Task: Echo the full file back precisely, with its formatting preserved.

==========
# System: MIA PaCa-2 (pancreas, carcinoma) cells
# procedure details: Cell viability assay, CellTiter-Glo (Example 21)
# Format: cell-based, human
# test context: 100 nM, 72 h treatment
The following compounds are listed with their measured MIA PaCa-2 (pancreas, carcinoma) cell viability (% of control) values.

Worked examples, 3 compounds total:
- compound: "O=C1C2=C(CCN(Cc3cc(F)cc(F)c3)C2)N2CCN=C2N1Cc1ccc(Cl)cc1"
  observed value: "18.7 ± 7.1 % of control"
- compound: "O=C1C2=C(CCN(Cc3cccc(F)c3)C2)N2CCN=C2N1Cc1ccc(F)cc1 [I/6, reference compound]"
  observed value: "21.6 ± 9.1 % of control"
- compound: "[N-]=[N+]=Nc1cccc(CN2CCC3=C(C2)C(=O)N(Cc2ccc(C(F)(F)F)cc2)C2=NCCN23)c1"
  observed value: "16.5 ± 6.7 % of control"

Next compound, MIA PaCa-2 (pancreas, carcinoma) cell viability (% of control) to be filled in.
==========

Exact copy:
# System: MIA PaCa-2 (pancreas, carcinoma) cells
# procedure details: Cell viability assay, CellTiter-Glo (Example 21)
# Format: cell-based, human
# test context: 100 nM, 72 h treatment
The following compounds are listed with their measured MIA PaCa-2 (pancreas, carcinoma) cell viability (% of control) values.

Worked examples, 3 compounds total:
- compound: "O=C1C2=C(CCN(Cc3cc(F)cc(F)c3)C2)N2CCN=C2N1Cc1ccc(Cl)cc1"
  observed value: "18.7 ± 7.1 % of control"
- compound: "O=C1C2=C(CCN(Cc3cccc(F)c3)C2)N2CCN=C2N1Cc1ccc(F)cc1 [I/6, reference compound]"
  observed value: "21.6 ± 9.1 % of control"
- compound: "[N-]=[N+]=Nc1cccc(CN2CCC3=C(C2)C(=O)N(Cc2ccc(C(F)(F)F)cc2)C2=NCCN23)c1"
  observed value: "16.5 ± 6.7 % of control"

Next compound, MIA PaCa-2 (pancreas, carcinoma) cell viability (% of control) to be filled in.